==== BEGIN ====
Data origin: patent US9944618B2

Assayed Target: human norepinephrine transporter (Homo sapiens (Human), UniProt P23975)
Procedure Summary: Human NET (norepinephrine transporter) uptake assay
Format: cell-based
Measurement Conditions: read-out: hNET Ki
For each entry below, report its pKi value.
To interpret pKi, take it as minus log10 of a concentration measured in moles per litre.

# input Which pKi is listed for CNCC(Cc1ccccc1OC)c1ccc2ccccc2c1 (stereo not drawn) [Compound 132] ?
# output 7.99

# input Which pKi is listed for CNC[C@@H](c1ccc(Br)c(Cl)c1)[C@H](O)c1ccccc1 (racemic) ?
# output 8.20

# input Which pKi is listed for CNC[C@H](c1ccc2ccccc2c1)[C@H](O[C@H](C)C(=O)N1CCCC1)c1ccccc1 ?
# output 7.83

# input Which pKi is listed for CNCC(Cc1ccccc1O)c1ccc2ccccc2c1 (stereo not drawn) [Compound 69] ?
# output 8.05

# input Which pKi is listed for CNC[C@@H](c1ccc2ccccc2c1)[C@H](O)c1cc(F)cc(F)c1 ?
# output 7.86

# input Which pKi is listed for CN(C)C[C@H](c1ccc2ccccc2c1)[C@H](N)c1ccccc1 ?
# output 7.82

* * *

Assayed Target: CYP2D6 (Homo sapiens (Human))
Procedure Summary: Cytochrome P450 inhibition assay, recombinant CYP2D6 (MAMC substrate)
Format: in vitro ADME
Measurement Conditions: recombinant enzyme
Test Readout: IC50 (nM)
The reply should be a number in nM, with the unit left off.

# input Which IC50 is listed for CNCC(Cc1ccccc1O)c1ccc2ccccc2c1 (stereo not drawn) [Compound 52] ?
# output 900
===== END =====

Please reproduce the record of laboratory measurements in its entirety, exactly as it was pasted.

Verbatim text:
Data origin: patent US9944618B2

Assayed Target: human norepinephrine transporter (Homo sapiens (Human), UniProt P23975)
Procedure Summary: Human NET (norepinephrine transporter) uptake assay
Format: cell-based
Measurement Conditions: read-out: hNET Ki
For each entry below, report its pKi value.
To interpret pKi, take it as minus log10 of a concentration measured in moles per litre.

# input Which pKi is listed for CNCC(Cc1ccccc1OC)c1ccc2ccccc2c1 (stereo not drawn) [Compound 132] ?
# output 7.99

# input Which pKi is listed for CNC[C@@H](c1ccc(Br)c(Cl)c1)[C@H](O)c1ccccc1 (racemic) ?
# output 8.20

# input Which pKi is listed for CNC[C@H](c1ccc2ccccc2c1)[C@H](O[C@H](C)C(=O)N1CCCC1)c1ccccc1 ?
# output 7.83

# input Which pKi is listed for CNCC(Cc1ccccc1O)c1ccc2ccccc2c1 (stereo not drawn) [Compound 69] ?
# output 8.05

# input Which pKi is listed for CNC[C@@H](c1ccc2ccccc2c1)[C@H](O)c1cc(F)cc(F)c1 ?
# output 7.86

# input Which pKi is listed for CN(C)C[C@H](c1ccc2ccccc2c1)[C@H](N)c1ccccc1 ?
# output 7.82

* * *

Assayed Target: CYP2D6 (Homo sapiens (Human))
Procedure Summary: Cytochrome P450 inhibition assay, recombinant CYP2D6 (MAMC substrate)
Format: in vitro ADME
Measurement Conditions: recombinant enzyme
Test Readout: IC50 (nM)
The reply should be a number in nM, with the unit left off.

# input Which IC50 is listed for CNCC(Cc1ccccc1O)c1ccc2ccccc2c1 (stereo not drawn) [Compound 52] ?
# output 900